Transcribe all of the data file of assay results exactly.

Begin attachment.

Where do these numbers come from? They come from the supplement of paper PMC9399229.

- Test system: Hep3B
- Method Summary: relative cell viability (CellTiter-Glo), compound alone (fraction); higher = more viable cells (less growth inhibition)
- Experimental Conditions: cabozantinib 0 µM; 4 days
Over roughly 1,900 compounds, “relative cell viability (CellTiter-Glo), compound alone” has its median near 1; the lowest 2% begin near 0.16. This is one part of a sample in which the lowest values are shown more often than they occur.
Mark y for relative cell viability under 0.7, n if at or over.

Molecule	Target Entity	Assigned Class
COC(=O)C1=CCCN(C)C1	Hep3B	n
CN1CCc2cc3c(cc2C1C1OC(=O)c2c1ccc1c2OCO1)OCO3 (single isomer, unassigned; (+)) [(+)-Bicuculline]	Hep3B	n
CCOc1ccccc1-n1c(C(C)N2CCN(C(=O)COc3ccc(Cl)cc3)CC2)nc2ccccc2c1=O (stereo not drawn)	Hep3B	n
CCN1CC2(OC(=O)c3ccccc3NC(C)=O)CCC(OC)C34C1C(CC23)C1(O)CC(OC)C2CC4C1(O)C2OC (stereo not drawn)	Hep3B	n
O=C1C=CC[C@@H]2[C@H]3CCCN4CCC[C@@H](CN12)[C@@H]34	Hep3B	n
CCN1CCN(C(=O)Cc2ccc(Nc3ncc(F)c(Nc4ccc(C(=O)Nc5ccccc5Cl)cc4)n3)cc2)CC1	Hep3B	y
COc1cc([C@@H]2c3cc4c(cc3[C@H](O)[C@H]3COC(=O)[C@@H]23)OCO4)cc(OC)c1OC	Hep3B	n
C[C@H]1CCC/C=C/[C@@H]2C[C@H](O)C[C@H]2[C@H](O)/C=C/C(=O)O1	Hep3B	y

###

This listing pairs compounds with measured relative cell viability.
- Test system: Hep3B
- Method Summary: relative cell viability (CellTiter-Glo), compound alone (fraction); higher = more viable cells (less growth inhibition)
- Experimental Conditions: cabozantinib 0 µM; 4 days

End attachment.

Where do these numbers come from? They come from the supplement of paper PMC9399229.

- Test system: Hep3B
- Method Summary: relative cell viability (CellTiter-Glo), compound alone (fraction); higher = more viable cells (less growth inhibition)
- Experimental Conditions: cabozantinib 0 µM; 4 days
Over roughly 1,900 compounds, “relative cell viability (CellTiter-Glo), compound alone” has its median near 1; the lowest 2% begin near 0.16. This is one part of a sample in which the lowest values are shown more often than they occur.
Mark y for relative cell viability under 0.7, n if at or over.

Molecule	Target Entity	Assigned Class
COC(=O)C1=CCCN(C)C1	Hep3B	n
CN1CCc2cc3c(cc2C1C1OC(=O)c2c1ccc1c2OCO1)OCO3 (single isomer, unassigned; (+)) [(+)-Bicuculline]	Hep3B	n
CCOc1ccccc1-n1c(C(C)N2CCN(C(=O)COc3ccc(Cl)cc3)CC2)nc2ccccc2c1=O (stereo not drawn)	Hep3B	n
CCN1CC2(OC(=O)c3ccccc3NC(C)=O)CCC(OC)C34C1C(CC23)C1(O)CC(OC)C2CC4C1(O)C2OC (stereo not drawn)	Hep3B	n
O=C1C=CC[C@@H]2[C@H]3CCCN4CCC[C@@H](CN12)[C@@H]34	Hep3B	n
CCN1CCN(C(=O)Cc2ccc(Nc3ncc(F)c(Nc4ccc(C(=O)Nc5ccccc5Cl)cc4)n3)cc2)CC1	Hep3B	y
COc1cc([C@@H]2c3cc4c(cc3[C@H](O)[C@H]3COC(=O)[C@@H]23)OCO4)cc(OC)c1OC	Hep3B	n
C[C@H]1CCC/C=C/[C@@H]2C[C@H](O)C[C@H]2[C@H](O)/C=C/C(=O)O1	Hep3B	y

###

This listing pairs compounds with measured relative cell viability.
- Test system: Hep3B
- Method Summary: relative cell viability (CellTiter-Glo), compound alone (fraction); higher = more viable cells (less growth inhibition)
- Experimental Conditions: cabozantinib 0 µM; 4 days